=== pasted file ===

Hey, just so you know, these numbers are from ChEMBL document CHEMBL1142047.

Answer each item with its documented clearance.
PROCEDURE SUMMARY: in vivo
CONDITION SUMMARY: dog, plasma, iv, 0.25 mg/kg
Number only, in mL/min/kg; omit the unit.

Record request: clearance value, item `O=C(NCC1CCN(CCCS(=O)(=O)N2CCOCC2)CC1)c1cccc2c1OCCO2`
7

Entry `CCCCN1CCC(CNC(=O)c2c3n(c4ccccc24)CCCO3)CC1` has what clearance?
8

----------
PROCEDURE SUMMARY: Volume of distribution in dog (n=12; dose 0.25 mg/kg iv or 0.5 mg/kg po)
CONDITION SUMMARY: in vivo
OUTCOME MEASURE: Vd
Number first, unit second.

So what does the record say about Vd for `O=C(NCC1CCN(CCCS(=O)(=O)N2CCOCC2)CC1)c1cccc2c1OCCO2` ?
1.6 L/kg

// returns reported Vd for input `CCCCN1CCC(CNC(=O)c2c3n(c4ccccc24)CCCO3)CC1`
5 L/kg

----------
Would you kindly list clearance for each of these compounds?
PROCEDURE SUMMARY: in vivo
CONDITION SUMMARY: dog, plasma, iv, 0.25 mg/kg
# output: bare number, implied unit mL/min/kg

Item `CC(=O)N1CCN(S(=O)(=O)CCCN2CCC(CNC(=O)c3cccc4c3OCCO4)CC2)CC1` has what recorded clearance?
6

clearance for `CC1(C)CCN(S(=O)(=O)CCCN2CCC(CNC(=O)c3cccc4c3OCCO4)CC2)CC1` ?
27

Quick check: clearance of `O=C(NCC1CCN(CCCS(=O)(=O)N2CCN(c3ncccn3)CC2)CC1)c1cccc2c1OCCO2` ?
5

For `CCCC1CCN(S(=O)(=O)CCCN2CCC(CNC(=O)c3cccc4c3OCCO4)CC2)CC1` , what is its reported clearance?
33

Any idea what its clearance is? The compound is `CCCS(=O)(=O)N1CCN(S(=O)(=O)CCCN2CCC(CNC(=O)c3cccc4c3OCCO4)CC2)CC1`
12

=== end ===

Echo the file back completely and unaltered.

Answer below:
Hey, just so you know, these numbers are from ChEMBL document CHEMBL1142047.

Answer each item with its documented clearance.
PROCEDURE SUMMARY: in vivo
CONDITION SUMMARY: dog, plasma, iv, 0.25 mg/kg
Number only, in mL/min/kg; omit the unit.

Record request: clearance value, item `O=C(NCC1CCN(CCCS(=O)(=O)N2CCOCC2)CC1)c1cccc2c1OCCO2`
7

Entry `CCCCN1CCC(CNC(=O)c2c3n(c4ccccc24)CCCO3)CC1` has what clearance?
8

----------
PROCEDURE SUMMARY: Volume of distribution in dog (n=12; dose 0.25 mg/kg iv or 0.5 mg/kg po)
CONDITION SUMMARY: in vivo
OUTCOME MEASURE: Vd
Number first, unit second.

So what does the record say about Vd for `O=C(NCC1CCN(CCCS(=O)(=O)N2CCOCC2)CC1)c1cccc2c1OCCO2` ?
1.6 L/kg

// returns reported Vd for input `CCCCN1CCC(CNC(=O)c2c3n(c4ccccc24)CCCO3)CC1`
5 L/kg

----------
Would you kindly list clearance for each of these compounds?
PROCEDURE SUMMARY: in vivo
CONDITION SUMMARY: dog, plasma, iv, 0.25 mg/kg
# output: bare number, implied unit mL/min/kg

Item `CC(=O)N1CCN(S(=O)(=O)CCCN2CCC(CNC(=O)c3cccc4c3OCCO4)CC2)CC1` has what recorded clearance?
6

clearance for `CC1(C)CCN(S(=O)(=O)CCCN2CCC(CNC(=O)c3cccc4c3OCCO4)CC2)CC1` ?
27

Quick check: clearance of `O=C(NCC1CCN(CCCS(=O)(=O)N2CCN(c3ncccn3)CC2)CC1)c1cccc2c1OCCO2` ?
5

For `CCCC1CCN(S(=O)(=O)CCCN2CCC(CNC(=O)c3cccc4c3OCCO4)CC2)CC1` , what is its reported clearance?
33

Any idea what its clearance is? The compound is `CCCS(=O)(=O)N1CCN(S(=O)(=O)CCCN2CCC(CNC(=O)c3cccc4c3OCCO4)CC2)CC1`
12